Comments by Robbie Barnett, Tibet expert at Columbia University, March 27, 2008, regarding the recent major protests in Tibetan-populated rural areas, especially the temporary takeovers of government buildings and taking down of Chinese flags and raising of Tibetan flags:
This seems to me to be of a completely different kind of character from anything we’ve heard of in Tibet in some 40 years, these particular kinds of incidents. I think they’re far more significant to us as political analysts and also to the [Chinese Communist] Party leadership, I would guess, than the other incidents we’re seeing, which are of three kinds. There’s the monk-led, Burma-type things, which are actually quite focused and manageable and negotiable; they have specific demands and are rather peaceful. Then there’s the ethnic-hatred riots, which is its own phenomenon in that one case in Lhasa. And then there’s the university-type, candlelight vigils, which are very peaceful.
It’s these symbolic takeovers [in the rural areas], which include casualties, which include loss of life, which are politically significant. And the reason I’m saying they’re significant is that they suggest that the Party’s primary base—which is in the rural areas, which in China would be the peasantry—has been lost as a “loyal subject.” This is the most direct expression that could be imagined of a symbolic questioning of the legitimacy of the Party.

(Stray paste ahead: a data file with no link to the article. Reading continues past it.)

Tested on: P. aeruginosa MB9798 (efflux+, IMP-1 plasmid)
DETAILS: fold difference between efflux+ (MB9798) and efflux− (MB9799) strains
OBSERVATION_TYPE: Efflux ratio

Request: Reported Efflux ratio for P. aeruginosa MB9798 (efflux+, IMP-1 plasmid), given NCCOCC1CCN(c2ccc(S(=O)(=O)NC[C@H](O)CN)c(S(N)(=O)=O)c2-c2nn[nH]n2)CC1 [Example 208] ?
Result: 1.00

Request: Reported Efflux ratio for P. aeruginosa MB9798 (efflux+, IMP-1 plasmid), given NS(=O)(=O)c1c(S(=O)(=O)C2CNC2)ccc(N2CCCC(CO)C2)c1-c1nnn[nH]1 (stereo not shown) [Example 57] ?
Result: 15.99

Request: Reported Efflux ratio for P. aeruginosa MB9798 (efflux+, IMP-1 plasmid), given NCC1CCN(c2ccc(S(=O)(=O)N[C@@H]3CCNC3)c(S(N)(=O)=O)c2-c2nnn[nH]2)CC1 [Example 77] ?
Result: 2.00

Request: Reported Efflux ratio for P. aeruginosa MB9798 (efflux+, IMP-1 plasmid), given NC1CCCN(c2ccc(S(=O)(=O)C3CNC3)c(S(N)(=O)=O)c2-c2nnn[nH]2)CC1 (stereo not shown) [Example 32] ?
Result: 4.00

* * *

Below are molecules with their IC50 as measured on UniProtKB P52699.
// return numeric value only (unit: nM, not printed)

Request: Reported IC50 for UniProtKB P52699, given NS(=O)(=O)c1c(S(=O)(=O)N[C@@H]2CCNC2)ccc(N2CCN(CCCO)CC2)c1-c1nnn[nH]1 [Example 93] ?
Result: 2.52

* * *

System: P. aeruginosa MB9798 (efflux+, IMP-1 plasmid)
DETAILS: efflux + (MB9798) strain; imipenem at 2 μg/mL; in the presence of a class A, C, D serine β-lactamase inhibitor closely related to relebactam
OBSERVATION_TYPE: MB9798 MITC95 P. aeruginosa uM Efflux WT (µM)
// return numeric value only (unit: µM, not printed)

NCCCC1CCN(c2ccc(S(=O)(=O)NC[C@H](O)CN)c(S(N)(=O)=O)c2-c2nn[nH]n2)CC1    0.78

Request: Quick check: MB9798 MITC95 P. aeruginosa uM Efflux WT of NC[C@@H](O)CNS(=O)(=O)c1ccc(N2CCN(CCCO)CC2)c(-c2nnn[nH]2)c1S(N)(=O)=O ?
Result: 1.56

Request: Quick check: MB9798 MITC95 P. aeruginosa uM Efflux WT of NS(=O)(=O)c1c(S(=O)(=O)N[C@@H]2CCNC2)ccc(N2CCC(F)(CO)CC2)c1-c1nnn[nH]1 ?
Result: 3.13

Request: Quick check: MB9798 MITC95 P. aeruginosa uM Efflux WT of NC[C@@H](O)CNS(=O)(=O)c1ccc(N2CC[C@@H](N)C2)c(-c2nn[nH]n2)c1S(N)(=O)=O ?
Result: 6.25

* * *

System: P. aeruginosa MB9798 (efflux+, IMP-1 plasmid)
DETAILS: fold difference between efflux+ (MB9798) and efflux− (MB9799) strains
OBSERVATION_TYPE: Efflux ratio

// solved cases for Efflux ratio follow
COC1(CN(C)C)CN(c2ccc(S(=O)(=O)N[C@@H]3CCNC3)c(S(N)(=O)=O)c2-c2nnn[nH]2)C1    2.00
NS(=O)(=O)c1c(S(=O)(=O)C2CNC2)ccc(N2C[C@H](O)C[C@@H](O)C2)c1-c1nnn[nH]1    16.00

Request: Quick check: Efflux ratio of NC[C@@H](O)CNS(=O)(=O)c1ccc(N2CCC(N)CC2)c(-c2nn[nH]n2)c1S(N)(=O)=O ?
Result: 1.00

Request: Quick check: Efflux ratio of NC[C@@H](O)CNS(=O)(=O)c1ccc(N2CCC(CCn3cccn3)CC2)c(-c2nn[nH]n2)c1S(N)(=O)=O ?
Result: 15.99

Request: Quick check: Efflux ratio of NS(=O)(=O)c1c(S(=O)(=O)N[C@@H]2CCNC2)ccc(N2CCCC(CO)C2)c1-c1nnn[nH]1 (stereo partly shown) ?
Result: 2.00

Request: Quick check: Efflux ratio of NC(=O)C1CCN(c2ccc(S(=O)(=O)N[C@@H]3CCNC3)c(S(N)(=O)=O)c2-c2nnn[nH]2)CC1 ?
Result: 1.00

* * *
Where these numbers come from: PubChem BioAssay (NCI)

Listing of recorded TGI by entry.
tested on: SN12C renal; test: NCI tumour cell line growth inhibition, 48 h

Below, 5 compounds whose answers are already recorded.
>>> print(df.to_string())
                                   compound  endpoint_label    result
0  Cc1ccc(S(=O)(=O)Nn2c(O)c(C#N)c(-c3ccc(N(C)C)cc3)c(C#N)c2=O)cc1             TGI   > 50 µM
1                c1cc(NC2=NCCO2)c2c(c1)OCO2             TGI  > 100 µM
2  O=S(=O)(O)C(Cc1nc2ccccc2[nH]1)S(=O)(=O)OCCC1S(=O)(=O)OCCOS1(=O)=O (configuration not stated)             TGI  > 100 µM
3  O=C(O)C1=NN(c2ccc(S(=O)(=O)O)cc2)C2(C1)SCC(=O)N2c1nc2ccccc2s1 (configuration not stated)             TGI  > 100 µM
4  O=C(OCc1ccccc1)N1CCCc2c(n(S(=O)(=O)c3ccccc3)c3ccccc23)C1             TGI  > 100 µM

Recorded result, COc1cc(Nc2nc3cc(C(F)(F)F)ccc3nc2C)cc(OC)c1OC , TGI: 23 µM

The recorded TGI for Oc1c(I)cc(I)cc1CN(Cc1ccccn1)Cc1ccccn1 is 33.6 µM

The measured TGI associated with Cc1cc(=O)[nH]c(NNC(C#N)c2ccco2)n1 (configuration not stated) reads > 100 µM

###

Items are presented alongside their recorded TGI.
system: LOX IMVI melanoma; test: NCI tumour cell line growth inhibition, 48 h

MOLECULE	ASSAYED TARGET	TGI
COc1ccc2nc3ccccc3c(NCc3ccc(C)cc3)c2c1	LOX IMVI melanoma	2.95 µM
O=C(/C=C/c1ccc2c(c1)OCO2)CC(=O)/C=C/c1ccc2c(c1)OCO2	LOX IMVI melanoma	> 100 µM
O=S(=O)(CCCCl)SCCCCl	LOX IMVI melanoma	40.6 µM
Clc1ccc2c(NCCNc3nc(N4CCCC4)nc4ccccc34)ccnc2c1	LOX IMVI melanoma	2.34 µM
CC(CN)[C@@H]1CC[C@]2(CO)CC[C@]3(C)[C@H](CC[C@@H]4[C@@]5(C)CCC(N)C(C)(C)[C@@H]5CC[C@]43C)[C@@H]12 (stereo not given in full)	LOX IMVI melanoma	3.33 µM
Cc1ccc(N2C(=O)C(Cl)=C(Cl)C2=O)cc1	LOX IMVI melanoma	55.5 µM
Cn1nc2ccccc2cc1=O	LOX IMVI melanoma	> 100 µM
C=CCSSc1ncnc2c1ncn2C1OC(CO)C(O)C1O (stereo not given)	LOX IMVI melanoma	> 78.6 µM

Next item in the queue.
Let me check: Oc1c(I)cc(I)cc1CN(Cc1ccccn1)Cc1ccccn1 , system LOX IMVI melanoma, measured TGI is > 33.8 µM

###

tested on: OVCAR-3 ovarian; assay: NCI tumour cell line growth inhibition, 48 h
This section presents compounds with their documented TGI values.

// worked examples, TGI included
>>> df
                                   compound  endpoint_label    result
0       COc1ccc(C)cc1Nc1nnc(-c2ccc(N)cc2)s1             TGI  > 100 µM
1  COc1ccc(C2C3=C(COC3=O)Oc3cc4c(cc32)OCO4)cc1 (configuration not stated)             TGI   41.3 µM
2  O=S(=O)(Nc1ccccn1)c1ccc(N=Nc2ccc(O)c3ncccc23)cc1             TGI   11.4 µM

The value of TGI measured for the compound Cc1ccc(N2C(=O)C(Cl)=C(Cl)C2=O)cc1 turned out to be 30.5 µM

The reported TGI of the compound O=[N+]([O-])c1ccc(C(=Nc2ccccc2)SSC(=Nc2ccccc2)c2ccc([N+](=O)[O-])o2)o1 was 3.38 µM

I don’t want to suggest it’s any more widespread than it is. It’s some 20 to 30 cases of this category. But they’re in the eastern area, they’re in the area which actually had less restrictions than Lhasa. But they are [also] in the area which has seen the “settlement of nomads” policy, so maybe that’s an aggravating factor. But either way, these have a political aspect or political implication that seems to me to be very important for the Party. And I’m convinced that they will respond to this in a very serious way, by which I mean a mature way.
Of course, there will be crackdowns, but I’m certain they will take this very seriously politically, and they will send teams to try to ask those people what’s wrong—what the policy failures were in those areas. I don’t know that we’ll hear about it, but that’s my interpretation.”
Interview by RFA reporter in Washington DC, Richard Finney